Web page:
by Robert Paarlberg ‧ RELEASE DATE: Feb. 3, 2021
A cogent, revealing look at the future of food.
A perceptive analysis of America's food system.
Political scientist Paarlberg, who teaches public policy at Harvard’s Kennedy School, levels a well-informed, evidence-based critique of a broad swath of players in food production and consumption: food companies (which process, package, transport, and advertise products), supermarkets, and restaurant chains, all of which have created “food swamps” of unhealthy choices; as well as “advocacy organizations fixated on local food and organic food” and “those who push for agroecology or food sovereignty over green revolution farming.” He debunks food movement activists such as Michael Pollan, Mark Bittman, and Alice Waters, calling their advocacy of preindustrial agriculture elitist. A return to those farming methods, he writes, “can work on a small scale for those with plenty of money to spend, but it will never be a society-wide solution.” Drawing on scientific and economic research, combined with visits to farms and food plants, Paarlberg asserts persuasively that “modern farming protects the environment not only by using less land compared to several decades ago; it also uses less water, less fossil energy, and fewer chemicals.” Analyzing the use of pesticides, fertilizers, and GMOs, the author argues that much fear of these products is unsupported by research. “Visions that privilege what comes from nature over what is made by people have a mystical appeal,” he writes, “but they malfunction as practical guidance.” Paarlberg highlights many commercial farms that judiciously employ scientific methods in planting, harvesting, and raising livestock. Yet for many food activists, the idea of applying modern science to agriculture and food production has “become strangely controversial”—even though “compared to small farms and local marketing systems, bigger operations are better able to detect and avoid contamination.” Paarlberg criticizes commercial farm organizations, too, for supporting food processing companies, and he calls for farmers to become strong advocates for healthful eating.A cogent, revealing look at the future of food.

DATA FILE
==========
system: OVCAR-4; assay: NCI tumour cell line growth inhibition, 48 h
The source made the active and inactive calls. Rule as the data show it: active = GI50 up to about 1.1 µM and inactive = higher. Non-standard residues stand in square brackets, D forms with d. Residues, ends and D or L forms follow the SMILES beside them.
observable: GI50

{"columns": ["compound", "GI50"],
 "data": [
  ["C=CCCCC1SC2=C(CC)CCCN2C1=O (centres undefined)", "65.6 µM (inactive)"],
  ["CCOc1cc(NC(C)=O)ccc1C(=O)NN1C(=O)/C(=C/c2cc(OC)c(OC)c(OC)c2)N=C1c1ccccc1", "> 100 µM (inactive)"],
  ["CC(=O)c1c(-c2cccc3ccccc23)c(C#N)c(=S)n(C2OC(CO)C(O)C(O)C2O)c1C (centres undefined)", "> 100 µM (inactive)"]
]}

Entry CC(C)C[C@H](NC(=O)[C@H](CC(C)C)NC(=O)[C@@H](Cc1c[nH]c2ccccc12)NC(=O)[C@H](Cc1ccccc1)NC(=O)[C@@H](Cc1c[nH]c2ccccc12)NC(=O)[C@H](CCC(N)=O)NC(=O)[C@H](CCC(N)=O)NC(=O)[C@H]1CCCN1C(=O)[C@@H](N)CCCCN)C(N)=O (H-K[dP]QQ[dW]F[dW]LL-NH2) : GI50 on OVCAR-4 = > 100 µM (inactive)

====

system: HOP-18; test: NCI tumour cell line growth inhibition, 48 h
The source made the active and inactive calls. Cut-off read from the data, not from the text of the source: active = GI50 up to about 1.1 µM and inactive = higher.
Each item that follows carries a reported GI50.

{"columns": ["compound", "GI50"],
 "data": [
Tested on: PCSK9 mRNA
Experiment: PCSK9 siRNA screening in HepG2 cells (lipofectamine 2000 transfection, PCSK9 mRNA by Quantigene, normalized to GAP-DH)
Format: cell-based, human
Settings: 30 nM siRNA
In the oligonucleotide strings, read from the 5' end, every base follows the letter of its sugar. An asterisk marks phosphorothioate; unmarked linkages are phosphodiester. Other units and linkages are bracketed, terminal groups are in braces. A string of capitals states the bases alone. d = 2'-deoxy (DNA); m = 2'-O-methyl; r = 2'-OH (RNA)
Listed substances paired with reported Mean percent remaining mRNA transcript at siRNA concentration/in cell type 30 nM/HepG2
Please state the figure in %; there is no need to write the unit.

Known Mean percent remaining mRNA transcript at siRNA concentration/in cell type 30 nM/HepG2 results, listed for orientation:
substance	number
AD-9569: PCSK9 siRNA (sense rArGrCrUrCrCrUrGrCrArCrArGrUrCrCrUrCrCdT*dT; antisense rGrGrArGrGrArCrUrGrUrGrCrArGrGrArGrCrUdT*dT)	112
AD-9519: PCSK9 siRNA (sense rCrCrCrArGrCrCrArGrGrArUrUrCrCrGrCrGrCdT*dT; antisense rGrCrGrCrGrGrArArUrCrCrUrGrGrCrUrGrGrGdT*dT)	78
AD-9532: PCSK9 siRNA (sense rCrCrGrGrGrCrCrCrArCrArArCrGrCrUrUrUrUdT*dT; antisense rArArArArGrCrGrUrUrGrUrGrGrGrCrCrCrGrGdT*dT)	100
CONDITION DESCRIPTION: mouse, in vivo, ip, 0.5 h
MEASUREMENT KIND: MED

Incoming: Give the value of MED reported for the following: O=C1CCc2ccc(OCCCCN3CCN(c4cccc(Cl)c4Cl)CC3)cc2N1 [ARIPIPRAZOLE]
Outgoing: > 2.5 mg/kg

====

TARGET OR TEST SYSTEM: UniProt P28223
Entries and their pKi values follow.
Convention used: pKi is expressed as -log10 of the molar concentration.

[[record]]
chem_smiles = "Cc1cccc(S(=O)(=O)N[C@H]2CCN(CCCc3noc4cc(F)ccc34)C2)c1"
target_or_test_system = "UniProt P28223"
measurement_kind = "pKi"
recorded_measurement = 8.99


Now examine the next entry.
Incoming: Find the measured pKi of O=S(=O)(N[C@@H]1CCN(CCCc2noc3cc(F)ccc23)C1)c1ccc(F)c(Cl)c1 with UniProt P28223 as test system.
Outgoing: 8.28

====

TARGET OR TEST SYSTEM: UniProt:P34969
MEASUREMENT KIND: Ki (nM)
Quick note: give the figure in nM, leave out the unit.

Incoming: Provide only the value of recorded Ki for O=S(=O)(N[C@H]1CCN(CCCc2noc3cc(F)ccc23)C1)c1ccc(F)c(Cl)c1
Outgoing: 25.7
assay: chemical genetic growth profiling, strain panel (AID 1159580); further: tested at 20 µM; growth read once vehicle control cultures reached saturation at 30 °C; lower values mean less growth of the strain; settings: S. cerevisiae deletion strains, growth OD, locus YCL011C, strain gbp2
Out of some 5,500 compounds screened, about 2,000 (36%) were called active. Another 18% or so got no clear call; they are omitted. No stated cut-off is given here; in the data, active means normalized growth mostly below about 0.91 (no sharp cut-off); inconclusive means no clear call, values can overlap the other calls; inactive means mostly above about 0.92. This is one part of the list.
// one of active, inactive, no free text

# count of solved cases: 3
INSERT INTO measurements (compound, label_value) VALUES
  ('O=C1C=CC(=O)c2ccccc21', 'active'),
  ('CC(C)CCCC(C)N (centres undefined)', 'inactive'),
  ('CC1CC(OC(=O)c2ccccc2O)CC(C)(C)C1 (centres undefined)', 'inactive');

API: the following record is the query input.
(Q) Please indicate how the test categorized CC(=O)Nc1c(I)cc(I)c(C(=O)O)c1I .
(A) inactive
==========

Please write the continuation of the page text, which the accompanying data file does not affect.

Pub Date: Feb. 3, 2021
Page Count: 368
Review Posted Online: July 27, 2020
Kirkus Reviews Issue: Aug. 15, 2020